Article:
Among the challenges, Kenya will be seeking to regain its ground as the leading nation after Ethiopia won all four individual and two of the four team titles at the 2008 IAAF World Cross Country Championships in Edinburgh.

Furthermore, it is 15 years since Hellen Chepngeno was Kenya’s last individual champion in the traditional Long Course (6km/8km) race for Senior Women and 10 years since Paul Tergat presented the country with its last Senior Men’s champion at the classic 12km distance. Kiptoo, Kenya’s captain in Amman, spoke words today that all of his country will be pleased to hear. 

Kiptoo ready for the challenge

“It has been a long time but we are prepared to recover what we have lost for 10 years,” Kiptoo said. “As the team captain, I believe that tomorrow everything will be okay. We have worked very hard because we know the kind of pressure we are about to meet. We shall do our best and winning is the only option that we have.”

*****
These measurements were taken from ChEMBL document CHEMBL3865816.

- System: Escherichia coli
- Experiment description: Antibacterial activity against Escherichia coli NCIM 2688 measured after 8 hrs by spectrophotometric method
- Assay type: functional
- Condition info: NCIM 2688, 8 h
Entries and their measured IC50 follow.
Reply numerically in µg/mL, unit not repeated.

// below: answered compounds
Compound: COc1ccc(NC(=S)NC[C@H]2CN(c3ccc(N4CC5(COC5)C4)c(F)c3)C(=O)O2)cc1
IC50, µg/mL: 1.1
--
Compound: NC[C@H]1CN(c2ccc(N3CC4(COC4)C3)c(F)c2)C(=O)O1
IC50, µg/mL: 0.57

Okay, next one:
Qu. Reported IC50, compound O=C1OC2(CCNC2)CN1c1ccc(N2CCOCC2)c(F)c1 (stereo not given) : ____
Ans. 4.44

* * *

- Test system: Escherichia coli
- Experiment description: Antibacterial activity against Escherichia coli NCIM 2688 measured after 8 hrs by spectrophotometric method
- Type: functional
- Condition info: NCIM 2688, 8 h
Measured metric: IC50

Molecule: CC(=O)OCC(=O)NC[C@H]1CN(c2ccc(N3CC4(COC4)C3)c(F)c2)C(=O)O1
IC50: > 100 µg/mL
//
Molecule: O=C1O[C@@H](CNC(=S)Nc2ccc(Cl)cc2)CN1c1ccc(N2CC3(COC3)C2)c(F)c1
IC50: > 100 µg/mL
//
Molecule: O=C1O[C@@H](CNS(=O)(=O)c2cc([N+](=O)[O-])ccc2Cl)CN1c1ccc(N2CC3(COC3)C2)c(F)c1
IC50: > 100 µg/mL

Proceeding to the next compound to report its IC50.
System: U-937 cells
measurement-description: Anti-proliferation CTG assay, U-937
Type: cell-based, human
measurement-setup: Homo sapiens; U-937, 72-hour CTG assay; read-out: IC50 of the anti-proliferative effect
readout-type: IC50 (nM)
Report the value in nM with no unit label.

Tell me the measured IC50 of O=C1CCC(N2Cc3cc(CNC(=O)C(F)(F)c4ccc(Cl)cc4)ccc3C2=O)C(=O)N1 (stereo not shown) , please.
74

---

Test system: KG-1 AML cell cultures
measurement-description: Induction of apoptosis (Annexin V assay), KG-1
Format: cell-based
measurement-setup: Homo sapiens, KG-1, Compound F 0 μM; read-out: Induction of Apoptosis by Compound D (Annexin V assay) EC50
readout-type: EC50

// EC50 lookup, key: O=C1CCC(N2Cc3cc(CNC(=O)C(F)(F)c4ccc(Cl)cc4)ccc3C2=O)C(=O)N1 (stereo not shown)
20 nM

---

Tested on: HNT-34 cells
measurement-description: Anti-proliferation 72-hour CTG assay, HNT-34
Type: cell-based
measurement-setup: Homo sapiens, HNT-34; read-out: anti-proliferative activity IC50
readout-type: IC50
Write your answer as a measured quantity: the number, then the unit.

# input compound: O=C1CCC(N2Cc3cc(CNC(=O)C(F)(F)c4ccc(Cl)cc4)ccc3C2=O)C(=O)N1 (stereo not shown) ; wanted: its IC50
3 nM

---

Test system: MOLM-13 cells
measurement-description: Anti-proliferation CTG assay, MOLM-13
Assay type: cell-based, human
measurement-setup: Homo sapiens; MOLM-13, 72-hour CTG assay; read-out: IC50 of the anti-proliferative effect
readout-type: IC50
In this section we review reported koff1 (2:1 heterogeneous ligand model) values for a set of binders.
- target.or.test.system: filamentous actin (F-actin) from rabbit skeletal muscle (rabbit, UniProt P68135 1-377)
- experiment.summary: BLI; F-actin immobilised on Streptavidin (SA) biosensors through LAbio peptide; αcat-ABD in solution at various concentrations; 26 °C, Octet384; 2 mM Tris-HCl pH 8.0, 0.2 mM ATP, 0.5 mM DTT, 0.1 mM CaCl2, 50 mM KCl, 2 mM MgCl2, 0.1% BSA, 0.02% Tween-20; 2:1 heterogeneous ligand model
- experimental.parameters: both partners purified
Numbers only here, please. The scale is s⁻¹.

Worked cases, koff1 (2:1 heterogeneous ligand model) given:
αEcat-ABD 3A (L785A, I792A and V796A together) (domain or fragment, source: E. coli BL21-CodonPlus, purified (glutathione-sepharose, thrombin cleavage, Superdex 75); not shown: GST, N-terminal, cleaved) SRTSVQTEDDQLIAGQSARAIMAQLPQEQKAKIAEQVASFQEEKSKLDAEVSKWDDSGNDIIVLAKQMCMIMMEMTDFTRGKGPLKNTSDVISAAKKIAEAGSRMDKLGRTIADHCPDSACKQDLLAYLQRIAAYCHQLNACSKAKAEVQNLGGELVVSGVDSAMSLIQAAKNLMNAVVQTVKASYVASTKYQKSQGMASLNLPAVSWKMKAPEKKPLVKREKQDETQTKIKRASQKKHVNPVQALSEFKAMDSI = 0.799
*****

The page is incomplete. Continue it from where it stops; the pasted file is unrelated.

The race for the individual title is wide open in the absence of injured Ethiopian six-time 12km champion Kenenisa Bekele. “We respect all athletes but we are prepared, irrespective of who is coming,” Kiptoo said of the Kenyan squad. “In fact, we wish that he (Bekele) was here so that, if a Kenyan wins the race, he is present and nobody will complain that it was because of injury.”

The course is expected to among the tougher ones experienced in recent years and, looking at his own prospects, Kiptoo added: “I have prepared for all conditions. I had a chance to run in cross country in Europe in muddy conditions and also cross country back at home in Kenya, where the surface is dry so I’m okay in all situations.”